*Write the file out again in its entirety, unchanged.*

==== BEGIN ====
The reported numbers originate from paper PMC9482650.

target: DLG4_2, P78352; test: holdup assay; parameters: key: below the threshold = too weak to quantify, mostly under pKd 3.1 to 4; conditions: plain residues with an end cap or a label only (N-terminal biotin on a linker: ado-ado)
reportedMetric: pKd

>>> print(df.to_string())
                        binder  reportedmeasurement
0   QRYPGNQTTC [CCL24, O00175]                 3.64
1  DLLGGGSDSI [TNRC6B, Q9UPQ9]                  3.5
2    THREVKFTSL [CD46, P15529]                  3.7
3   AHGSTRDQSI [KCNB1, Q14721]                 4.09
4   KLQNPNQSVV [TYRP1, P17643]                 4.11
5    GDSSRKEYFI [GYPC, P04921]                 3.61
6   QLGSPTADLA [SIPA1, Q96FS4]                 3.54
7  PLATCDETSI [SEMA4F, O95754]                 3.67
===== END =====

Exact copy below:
The reported numbers originate from paper PMC9482650.

target: DLG4_2, P78352; test: holdup assay; parameters: key: below the threshold = too weak to quantify, mostly under pKd 3.1 to 4; conditions: plain residues with an end cap or a label only (N-terminal biotin on a linker: ado-ado)
reportedMetric: pKd

>>> print(df.to_string())
                        binder  reportedmeasurement
0   QRYPGNQTTC [CCL24, O00175]                 3.64
1  DLLGGGSDSI [TNRC6B, Q9UPQ9]                  3.5
2    THREVKFTSL [CD46, P15529]                  3.7
3   AHGSTRDQSI [KCNB1, Q14721]                 4.09
4   KLQNPNQSVV [TYRP1, P17643]                 4.11
5    GDSSRKEYFI [GYPC, P04921]                 3.61
6   QLGSPTADLA [SIPA1, Q96FS4]                 3.54
7  PLATCDETSI [SEMA4F, O95754]                 3.67